How to treat Heel Pain and Plantar Fasciitis

Why do you feel heel pain?

Complaints for heel or foot pain are more common than you think. Many people experience it at some stage of their lives, and become concerned about the possible causes and how complex or even painful treatment could be. Of course, there are many conditions and types of injury that can underlie foot pain, but in most cases the solution is much simpler than it seems.

Heel pain is a common condition that affects many people, especially those who are at increased risk due to their feet features and/or lifestyle. In other words, some people are more vulnerable to painful feet conditions. 

Our feet are made out of an arch of several bones put together to form a very specific structure which has the purpose of supporting the weight of our whole body. We also have soft tissue, like adipose padding and elasticfibers called plantar fascia, that connect the back and the front of our feet. They keep the structure in place and absorb the impact caused by weight and motion.

The structure of our feet is very delicate because it is always under mechanical stress. When we jump, walk, run or even stand, they are supporting forces that might become too strong for them to take, and that's when they become injured, and hurt.

Possible causes of your heel pain

There are two common conditions that may cause throbbing, intermitent heel pain, and they are both related. Let's explore them a little further.

Plantar fasciitis

This is ofthe the main condition behind your heel pain, so what is plantar fasciitis? To put it simple, it is an inflammation of the plantar fascia. If you remember, plantar fascia are strings of tissue in the sole of your feet. They are elastic and stretch every time you support weight or a physical impact on your soles. If they become overstressed, they start ripping and this causes the pain. You can find out what plantar fasciitis is here.

Calcaneal spur

A calcaneal spur, also known as heel spur, is a small spike of bone that grows inwards from your heel bone. It throbs your flesh from the inside and causes you pain. Few people know that calcaneal spurs are actually caused by plantar fasciitis, and they don't need any surgery. When pantar fasciitis is relieved, the calcaneal spur disappears on its own. In other words, in order to get rid of a heel spur, you have to learn How to treat Plantar Fasciitis.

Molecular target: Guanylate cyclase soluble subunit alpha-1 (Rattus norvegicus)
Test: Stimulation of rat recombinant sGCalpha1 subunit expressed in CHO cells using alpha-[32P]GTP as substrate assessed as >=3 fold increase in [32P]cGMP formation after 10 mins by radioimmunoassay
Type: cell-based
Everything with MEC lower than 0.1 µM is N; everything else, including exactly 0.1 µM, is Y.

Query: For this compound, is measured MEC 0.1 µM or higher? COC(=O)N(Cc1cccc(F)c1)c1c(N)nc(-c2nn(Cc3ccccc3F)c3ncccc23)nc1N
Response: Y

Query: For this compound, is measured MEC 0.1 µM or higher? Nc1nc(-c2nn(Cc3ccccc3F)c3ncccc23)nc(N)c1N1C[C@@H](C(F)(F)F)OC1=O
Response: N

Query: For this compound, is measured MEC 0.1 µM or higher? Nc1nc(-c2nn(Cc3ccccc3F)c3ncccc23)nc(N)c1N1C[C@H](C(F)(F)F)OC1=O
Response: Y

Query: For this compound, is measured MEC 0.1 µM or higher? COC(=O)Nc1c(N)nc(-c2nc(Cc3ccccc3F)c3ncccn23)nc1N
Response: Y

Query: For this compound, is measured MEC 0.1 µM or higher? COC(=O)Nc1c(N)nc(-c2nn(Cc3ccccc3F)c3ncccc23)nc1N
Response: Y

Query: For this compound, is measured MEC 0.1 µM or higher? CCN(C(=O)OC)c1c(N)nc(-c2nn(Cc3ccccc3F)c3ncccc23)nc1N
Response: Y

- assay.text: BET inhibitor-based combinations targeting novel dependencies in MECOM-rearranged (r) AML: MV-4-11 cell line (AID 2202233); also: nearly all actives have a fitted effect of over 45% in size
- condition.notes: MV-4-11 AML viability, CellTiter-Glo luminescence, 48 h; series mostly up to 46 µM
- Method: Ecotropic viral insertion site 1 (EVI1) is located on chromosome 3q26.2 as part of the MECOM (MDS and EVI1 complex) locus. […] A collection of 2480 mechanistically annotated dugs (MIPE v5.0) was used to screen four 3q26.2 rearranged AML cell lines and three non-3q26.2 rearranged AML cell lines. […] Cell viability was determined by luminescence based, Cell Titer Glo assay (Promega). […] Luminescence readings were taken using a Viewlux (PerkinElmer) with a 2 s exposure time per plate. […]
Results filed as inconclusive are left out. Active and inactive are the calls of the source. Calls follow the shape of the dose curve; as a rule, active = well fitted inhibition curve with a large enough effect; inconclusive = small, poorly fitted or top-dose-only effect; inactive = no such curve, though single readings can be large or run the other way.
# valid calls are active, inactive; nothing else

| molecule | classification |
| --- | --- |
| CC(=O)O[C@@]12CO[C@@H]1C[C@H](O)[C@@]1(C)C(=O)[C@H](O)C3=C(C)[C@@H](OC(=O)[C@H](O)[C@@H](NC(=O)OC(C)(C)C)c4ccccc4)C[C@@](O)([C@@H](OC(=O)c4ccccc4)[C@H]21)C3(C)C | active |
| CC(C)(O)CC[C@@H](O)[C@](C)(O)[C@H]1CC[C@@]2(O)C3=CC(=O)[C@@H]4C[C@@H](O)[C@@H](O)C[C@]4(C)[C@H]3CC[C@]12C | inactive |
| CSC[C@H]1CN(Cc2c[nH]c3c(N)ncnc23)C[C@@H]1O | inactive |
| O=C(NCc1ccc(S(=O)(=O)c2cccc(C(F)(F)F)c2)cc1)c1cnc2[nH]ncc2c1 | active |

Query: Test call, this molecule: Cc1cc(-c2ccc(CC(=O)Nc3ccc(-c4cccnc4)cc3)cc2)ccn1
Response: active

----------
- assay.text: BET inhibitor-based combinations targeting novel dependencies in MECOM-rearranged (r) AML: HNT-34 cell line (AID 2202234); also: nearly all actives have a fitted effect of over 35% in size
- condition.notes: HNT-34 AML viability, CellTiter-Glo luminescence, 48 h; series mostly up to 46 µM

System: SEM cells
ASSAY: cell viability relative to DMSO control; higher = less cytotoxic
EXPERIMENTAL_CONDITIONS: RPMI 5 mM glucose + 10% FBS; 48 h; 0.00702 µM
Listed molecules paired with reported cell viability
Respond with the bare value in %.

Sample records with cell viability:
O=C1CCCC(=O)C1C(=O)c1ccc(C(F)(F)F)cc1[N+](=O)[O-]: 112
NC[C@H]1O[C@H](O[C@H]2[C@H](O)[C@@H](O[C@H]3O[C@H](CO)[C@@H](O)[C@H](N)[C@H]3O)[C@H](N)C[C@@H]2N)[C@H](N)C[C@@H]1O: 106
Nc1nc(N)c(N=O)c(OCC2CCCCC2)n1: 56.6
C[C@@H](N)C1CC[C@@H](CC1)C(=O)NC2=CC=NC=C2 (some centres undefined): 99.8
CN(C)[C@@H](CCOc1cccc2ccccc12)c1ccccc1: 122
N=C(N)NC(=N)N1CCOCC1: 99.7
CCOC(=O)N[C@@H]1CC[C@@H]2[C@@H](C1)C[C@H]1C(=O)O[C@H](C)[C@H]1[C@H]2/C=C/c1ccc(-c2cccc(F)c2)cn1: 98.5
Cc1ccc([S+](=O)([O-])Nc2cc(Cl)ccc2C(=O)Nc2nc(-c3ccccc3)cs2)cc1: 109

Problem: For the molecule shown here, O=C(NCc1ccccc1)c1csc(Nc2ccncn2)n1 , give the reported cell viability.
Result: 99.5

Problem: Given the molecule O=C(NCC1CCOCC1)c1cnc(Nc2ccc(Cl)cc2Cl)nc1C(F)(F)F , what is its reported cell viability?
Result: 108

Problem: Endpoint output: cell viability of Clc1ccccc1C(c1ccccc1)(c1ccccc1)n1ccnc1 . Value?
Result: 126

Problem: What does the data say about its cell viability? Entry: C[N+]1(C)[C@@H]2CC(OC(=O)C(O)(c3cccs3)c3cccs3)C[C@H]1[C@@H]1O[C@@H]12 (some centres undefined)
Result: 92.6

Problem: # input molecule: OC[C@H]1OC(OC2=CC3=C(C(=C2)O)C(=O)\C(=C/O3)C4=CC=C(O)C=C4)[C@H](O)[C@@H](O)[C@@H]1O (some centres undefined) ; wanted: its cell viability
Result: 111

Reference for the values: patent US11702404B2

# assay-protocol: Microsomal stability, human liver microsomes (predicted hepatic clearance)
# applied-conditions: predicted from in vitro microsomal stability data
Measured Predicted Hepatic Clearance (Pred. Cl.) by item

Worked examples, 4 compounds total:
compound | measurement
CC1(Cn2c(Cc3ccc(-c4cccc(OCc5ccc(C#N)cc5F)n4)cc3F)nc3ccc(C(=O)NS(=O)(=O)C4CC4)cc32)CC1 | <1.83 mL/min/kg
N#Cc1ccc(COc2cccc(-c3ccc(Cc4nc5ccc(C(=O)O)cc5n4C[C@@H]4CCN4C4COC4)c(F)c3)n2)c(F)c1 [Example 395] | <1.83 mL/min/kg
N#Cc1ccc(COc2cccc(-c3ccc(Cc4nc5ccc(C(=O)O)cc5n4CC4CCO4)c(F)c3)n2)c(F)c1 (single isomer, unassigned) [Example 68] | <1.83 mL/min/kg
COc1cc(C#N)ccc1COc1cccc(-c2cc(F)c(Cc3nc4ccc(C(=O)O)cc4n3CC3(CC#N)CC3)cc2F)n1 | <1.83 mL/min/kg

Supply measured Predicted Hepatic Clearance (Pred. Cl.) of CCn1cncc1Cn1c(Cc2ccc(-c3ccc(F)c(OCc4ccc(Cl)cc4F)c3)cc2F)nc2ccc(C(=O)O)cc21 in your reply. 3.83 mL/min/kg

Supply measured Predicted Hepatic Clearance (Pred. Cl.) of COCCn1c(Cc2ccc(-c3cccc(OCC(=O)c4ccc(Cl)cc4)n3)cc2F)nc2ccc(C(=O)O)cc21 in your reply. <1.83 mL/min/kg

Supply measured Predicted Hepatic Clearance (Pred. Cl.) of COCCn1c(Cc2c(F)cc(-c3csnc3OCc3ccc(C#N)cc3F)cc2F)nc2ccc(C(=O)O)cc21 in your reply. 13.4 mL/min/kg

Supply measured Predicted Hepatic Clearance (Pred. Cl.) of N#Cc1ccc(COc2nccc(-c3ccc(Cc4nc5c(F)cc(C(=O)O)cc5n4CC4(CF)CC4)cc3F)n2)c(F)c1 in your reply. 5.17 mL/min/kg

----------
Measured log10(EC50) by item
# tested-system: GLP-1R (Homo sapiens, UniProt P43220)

Treatments for heel pain

If you feel throbbing pain on one or both of your heels, which is stronger after you wake up or spend a long time sitting down, you might have plantar fasciitis and/or a calcaneal spur. A doctor should be able to confirm this diagnosis. Could you have Plantar Fasciitis? If you feel this sort of pain you should get checked, treatment is very easy and the condition is absolutely curable. No surgery is necessary in the vast majority of cases and the only medication you might need is regular antiinflammatories and/or painkillers.

Most effective treatments for plantar fasciitis are close to being home remedies; you can apply them by yourself with little to no investment. There are no special medications or therapies for plantar fasciitis, just some exercises and measures you can take. Plantar fascia and calcaneal spurs heal by themselves, without the need of a direct intervention. All you have to do is stop doing whatever it is that is hurting your feet - hard imapct physical activity, carrying too much weight, etc. - and applying pain and inflammation control measurements. 

What your doctor will certainly advise you to do is to use orthotic insoles. Insoles for plantar fasciitis treatment do not require any special design or structure, just regular insoles that hold your foot arches will do. You can get off-the-shelf insoles to relieve your plantar fasciitis, so you won't need to spend money on custom made orthotics.

Some of these orthotics also have special cushioning and/or a hole under your heel, this is intended to help reduce the pain in the short term. But the real solution comes from the arch support these orthotics provide. Since plantar fascia's lesions come from overstressing and overstretching, using extra support will relieve them and help them heal. 

This is why people with flat foot or fallen arches are at higher risk of having plantar fasciitis. If you have flat foot, you should use orthotic insoles as a preventive measure so you don't develop either plantar fasciitis or a calcaneal spur. These are painful conditions that take quite a long time to heal, so it's better to be safe than sorry!

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